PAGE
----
“And the more polarized we become, the harder we’ll dig. It’s a positive feedback loop that I’m afraid can’t be turned back without an enormous external shock to the system.”

            Still others found my original premise flawed.

            “Margaret, I don’t believe liberals are cherishing the likes of conservatives such as Reagan.”

            Me: Maybe you’re not, but I’ve heard many a liberal hold Reagan up as a paragon of virtue lately. I recognize it’s all relative.

            “The Left – you know, the Democrats – have been in full DESTROY AMERICA mode for 50 years and the spineless mewling of those bemoaning the ‘loss of civility on both sides’ is just pitiful blather.”

            (That’s me he’s talking about. I’m the spineless mewler.)

            “Liberals waxing poetic about the ‘good’ conservatives of yore? What one must remember is that back when Reagan, Bush, et al. were in power there was NO respect given to them whatsoever by their political opponents, at least apart from the annual SOTU address. Terrible, vile and hateful things were said about them (and still are by some).”

            Me: Kind of my point. For decades, basically decent people were characterized as “terrible, vile, hateful” monsters by the cultural powers-that-be. Eventually, people got sick of it, stopped believing it . . . and voted for Trump. It was a case of ‘crying wolf’ one time too many. And now here we are.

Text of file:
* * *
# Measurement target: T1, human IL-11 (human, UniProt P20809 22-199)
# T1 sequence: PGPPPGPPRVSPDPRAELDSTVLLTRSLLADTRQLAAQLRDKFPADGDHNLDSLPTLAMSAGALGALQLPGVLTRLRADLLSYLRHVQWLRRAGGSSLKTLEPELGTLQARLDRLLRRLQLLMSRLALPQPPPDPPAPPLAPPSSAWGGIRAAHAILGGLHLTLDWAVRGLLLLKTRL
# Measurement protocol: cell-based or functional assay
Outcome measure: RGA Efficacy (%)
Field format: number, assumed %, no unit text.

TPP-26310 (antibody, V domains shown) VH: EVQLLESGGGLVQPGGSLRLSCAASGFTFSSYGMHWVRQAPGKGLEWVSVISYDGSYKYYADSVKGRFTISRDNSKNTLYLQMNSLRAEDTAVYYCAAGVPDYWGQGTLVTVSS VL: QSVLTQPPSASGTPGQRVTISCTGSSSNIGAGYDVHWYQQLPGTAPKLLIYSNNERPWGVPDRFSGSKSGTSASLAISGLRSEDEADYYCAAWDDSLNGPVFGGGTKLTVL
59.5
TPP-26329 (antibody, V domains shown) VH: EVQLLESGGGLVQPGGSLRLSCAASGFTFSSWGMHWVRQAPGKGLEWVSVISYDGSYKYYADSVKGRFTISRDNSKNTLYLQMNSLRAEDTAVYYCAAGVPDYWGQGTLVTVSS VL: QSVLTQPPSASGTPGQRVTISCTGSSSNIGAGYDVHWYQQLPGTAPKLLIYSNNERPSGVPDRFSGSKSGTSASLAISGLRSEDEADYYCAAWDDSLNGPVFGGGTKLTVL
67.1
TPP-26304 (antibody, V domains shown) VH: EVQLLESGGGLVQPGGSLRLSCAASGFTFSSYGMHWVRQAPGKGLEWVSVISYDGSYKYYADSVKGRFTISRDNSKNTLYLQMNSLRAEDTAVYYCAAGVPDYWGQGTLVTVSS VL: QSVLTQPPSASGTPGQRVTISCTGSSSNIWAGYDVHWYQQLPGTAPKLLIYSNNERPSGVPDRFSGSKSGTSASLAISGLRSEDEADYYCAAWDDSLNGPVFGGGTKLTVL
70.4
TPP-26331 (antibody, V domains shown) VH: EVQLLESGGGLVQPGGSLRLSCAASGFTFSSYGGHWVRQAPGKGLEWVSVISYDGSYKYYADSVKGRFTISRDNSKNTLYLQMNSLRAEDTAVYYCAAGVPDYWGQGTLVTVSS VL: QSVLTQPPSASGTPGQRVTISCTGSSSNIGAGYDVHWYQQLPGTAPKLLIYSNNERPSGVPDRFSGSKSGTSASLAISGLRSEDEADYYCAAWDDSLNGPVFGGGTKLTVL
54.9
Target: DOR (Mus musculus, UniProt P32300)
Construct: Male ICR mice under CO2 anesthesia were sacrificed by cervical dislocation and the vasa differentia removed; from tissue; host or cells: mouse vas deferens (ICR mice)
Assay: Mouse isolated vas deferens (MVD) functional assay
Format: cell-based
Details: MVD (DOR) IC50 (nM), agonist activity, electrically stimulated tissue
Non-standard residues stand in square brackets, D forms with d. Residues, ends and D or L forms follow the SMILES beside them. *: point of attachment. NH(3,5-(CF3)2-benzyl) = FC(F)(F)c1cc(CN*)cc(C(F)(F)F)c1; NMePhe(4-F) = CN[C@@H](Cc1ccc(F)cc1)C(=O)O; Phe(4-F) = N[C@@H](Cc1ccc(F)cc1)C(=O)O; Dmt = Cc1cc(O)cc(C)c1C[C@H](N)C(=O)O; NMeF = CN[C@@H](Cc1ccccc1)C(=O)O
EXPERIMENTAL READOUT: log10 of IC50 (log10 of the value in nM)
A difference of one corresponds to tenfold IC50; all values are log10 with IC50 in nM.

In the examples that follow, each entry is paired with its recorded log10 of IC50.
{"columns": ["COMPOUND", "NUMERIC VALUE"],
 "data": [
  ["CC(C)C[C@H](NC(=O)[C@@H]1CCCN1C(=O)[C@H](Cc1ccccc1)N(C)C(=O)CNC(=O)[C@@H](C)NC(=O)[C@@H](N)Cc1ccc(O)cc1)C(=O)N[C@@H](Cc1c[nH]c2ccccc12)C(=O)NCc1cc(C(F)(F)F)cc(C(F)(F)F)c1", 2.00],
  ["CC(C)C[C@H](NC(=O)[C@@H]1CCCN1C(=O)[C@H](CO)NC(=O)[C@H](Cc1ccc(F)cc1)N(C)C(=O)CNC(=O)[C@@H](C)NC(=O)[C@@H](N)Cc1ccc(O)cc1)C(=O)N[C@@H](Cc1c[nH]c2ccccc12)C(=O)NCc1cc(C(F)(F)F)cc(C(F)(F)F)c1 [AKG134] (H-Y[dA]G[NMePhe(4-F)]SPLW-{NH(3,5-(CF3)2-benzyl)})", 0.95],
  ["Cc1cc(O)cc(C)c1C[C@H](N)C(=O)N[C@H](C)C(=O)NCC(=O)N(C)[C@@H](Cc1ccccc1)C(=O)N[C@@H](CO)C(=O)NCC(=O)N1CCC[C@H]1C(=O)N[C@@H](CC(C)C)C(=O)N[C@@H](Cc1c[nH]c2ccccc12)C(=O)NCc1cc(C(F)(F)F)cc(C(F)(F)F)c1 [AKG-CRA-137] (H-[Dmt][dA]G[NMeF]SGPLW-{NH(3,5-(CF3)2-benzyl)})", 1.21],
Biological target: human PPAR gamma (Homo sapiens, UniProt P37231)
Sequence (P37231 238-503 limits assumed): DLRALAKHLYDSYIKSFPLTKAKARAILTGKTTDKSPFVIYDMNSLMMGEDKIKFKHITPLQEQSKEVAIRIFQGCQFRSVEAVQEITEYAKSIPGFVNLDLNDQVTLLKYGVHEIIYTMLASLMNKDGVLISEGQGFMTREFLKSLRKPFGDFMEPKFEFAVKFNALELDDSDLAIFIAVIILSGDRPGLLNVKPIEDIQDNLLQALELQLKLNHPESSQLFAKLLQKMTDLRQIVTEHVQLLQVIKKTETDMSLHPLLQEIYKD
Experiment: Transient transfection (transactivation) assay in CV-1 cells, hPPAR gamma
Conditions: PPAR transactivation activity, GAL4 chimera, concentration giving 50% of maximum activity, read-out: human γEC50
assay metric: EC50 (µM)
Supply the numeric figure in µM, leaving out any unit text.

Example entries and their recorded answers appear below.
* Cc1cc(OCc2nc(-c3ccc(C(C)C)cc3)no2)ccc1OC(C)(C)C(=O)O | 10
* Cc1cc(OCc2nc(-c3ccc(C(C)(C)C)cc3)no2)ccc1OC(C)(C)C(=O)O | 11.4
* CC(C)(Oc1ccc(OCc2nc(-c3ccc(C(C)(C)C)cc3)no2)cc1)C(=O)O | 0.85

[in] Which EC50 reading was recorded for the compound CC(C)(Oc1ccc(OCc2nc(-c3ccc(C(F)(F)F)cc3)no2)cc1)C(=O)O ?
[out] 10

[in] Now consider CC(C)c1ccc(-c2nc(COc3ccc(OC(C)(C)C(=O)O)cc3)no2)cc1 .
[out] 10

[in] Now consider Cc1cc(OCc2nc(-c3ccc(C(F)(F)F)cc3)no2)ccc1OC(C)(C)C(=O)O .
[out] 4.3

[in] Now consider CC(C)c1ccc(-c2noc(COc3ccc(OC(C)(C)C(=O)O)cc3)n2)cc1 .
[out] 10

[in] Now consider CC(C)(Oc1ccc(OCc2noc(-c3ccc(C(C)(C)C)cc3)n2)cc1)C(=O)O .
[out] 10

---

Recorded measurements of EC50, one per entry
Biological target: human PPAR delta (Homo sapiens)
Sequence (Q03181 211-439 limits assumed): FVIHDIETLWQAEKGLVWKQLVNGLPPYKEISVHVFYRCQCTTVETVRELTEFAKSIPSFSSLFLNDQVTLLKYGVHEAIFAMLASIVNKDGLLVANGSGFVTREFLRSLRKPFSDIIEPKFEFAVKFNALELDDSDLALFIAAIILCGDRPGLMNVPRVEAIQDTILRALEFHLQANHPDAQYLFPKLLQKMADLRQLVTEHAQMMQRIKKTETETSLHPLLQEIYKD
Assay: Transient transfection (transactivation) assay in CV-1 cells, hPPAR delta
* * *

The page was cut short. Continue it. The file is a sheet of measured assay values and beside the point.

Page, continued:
“The old political paradigms are no more. It’s no longer Dems v. Reps. The Deplorables consider both parties of the past to be one and the same. The big shift is now us v. the corrupt elite. It will all come out in due time.”

            Me: Wait, by “us” you mean Deplorables, right? Deplorables vs. Corrupt Elite?

            “Anyone who fondly remembers “back in the day” has forgotten how nasty back in the day could be.”

            Me: Or maybe I just didn’t KNOW how nasty it was?

            “Bingo! It’s been this way since our founding.”

            Me: But wasn’t there a time when Congress was actually functional, Americans could rally behind their president even if they didn’t like him, we didn’t “hate” people from the other party, and we felt like “fellow Americans”? Or did I imagine all that?